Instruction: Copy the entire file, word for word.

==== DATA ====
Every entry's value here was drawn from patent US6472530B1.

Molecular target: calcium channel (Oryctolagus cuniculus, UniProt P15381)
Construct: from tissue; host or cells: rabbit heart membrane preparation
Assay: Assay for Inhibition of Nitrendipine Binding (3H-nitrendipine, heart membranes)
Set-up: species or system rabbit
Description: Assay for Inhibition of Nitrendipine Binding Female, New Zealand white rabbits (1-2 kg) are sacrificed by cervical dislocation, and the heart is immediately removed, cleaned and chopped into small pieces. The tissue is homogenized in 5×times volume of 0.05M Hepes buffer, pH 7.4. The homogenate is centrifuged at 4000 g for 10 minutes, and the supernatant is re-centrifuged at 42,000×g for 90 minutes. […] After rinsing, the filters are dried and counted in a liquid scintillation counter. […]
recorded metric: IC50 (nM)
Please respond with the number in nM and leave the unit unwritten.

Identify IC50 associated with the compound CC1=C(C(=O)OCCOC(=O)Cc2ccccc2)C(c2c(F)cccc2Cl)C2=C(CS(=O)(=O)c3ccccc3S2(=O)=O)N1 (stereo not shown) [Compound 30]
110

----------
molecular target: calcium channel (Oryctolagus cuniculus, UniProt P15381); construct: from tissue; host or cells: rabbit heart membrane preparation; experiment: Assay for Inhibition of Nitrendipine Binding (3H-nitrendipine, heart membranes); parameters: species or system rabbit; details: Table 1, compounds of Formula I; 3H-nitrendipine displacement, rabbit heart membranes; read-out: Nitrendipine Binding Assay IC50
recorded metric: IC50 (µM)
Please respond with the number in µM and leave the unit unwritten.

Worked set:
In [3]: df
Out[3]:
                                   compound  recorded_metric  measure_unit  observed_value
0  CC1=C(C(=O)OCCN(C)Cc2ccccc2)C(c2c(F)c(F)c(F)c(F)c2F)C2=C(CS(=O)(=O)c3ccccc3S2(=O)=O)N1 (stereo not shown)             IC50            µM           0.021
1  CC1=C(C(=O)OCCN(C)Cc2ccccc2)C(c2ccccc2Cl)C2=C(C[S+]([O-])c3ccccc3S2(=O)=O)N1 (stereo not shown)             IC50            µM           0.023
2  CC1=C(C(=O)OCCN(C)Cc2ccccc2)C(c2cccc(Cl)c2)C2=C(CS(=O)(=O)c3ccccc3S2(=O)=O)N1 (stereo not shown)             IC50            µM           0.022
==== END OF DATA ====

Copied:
Every entry's value here was drawn from patent US6472530B1.

Molecular target: calcium channel (Oryctolagus cuniculus, UniProt P15381)
Construct: from tissue; host or cells: rabbit heart membrane preparation
Assay: Assay for Inhibition of Nitrendipine Binding (3H-nitrendipine, heart membranes)
Set-up: species or system rabbit
Description: Assay for Inhibition of Nitrendipine Binding Female, New Zealand white rabbits (1-2 kg) are sacrificed by cervical dislocation, and the heart is immediately removed, cleaned and chopped into small pieces. The tissue is homogenized in 5×times volume of 0.05M Hepes buffer, pH 7.4. The homogenate is centrifuged at 4000 g for 10 minutes, and the supernatant is re-centrifuged at 42,000×g for 90 minutes. […] After rinsing, the filters are dried and counted in a liquid scintillation counter. […]
recorded metric: IC50 (nM)
Please respond with the number in nM and leave the unit unwritten.

Identify IC50 associated with the compound CC1=C(C(=O)OCCOC(=O)Cc2ccccc2)C(c2c(F)cccc2Cl)C2=C(CS(=O)(=O)c3ccccc3S2(=O)=O)N1 (stereo not shown) [Compound 30]
110

----------
molecular target: calcium channel (Oryctolagus cuniculus, UniProt P15381); construct: from tissue; host or cells: rabbit heart membrane preparation; experiment: Assay for Inhibition of Nitrendipine Binding (3H-nitrendipine, heart membranes); parameters: species or system rabbit; details: Table 1, compounds of Formula I; 3H-nitrendipine displacement, rabbit heart membranes; read-out: Nitrendipine Binding Assay IC50
recorded metric: IC50 (µM)
Please respond with the number in µM and leave the unit unwritten.

Worked set:
In [3]: df
Out[3]:
                                   compound  recorded_metric  measure_unit  observed_value
0  CC1=C(C(=O)OCCN(C)Cc2ccccc2)C(c2c(F)c(F)c(F)c(F)c2F)C2=C(CS(=O)(=O)c3ccccc3S2(=O)=O)N1 (stereo not shown)             IC50            µM           0.021
1  CC1=C(C(=O)OCCN(C)Cc2ccccc2)C(c2ccccc2Cl)C2=C(C[S+]([O-])c3ccccc3S2(=O)=O)N1 (stereo not shown)             IC50            µM           0.023
2  CC1=C(C(=O)OCCN(C)Cc2ccccc2)C(c2cccc(Cl)c2)C2=C(CS(=O)(=O)c3ccccc3S2(=O)=O)N1 (stereo not shown)             IC50            µM           0.022